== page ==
Government move to import rice hit
A national farmers’ group has warned that the government’s plan to import rice could lead to a slump in palay farm-gate prices just when these are starting to recover.
The Federation of Free Farmers (FFF) criticized the Department of Agriculture (DA) and the National Food Authority’s (NFA)’s support for the Philippine International Trading Corp.’s (PITC) move to import 300,000 metric tons of rice, even after the DA declared that there was adequate supply of rice for the next 84 days.
In a statement, Agriculture Secretary William Dar even assured consumers that the country had enough stocks of the staple even with the extension of the enhanced community quarantine, and noted that the country would even have a surplus equivalent to 18 percent of the country’s total consumption.
These conflicting statements have drawn the ire of FFF, and other industry groups.
“On the one hand, it is encouraging farmers to expand their production and enticing them with loans, subsidies and other incentives. On the other, it is leaving the room open for private importers to bring in unlimited volumes of rice from abroad … It appears that the DA just wants to flood the market with rice and is not really concerned about what happens to farmers in the process,” FFF national chair Raul Montemayor said.
The FFF also hit NFA administrator Judy Carol Dansal for encouraging private traders to bring in more rice from abroad to boost the country’s inventory.
Montemayor said the NFA should focus on its local procurement operations instead and encourage the private sector to buy farmers’ products rather than import.
“Private traders absorb up to 95 percent of total palay production in the country while the NFA can handle only 10 percent at the most of farmers’ harvests. Where will farmers sell their crops if all these traders just become importers?” he said.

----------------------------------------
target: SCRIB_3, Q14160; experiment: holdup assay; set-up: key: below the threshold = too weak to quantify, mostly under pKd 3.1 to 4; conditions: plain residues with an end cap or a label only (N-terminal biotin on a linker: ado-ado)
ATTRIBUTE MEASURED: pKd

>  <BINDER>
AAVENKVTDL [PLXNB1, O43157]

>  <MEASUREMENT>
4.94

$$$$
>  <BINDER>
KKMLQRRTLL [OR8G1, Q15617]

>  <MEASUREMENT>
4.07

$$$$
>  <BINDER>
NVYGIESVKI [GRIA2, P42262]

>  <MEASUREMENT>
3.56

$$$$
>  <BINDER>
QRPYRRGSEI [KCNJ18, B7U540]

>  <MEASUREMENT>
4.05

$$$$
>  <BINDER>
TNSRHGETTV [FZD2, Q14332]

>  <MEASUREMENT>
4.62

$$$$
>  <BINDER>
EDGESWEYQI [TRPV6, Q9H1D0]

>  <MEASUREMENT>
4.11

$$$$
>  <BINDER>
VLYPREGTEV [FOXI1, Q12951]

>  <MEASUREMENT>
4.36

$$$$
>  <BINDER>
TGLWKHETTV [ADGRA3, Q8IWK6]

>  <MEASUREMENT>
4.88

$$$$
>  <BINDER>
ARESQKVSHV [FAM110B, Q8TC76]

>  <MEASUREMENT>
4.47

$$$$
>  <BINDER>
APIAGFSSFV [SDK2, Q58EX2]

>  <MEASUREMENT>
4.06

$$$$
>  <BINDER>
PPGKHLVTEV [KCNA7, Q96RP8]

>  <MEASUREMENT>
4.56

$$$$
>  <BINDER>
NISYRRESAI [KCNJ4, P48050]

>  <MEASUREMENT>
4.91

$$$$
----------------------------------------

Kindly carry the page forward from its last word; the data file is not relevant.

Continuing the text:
Based on government data, the average farm-gate price of palay has risen to an average of P16.69 a kilogram from P15 a kilo in the previous months. The increase was attributed to the growing demand for local rice as the lockdown hampered the movement of imports and many consumers resorted to panic-buying.
As such, the DA has been encouraging the agricultural workforce to increase production and increase the country’s level of food security, but has also endorsed the government-to-government (G2G) importation of rice through the PITC.
The PITC, for its part, has yet to announce details of the importation.
When asked if there was really a need to import rice, Dar said the G2G importation was only part of the government’s contingency plan, but also said that it would push through and would arrive during the lean months to assure that prices of palay would not be affected.
This did not sit well with farmers groups, saying that the entry of imported rice would result in a supply glut that will again lead to a fall in farm-gate prices during the main harvest season in September to November.
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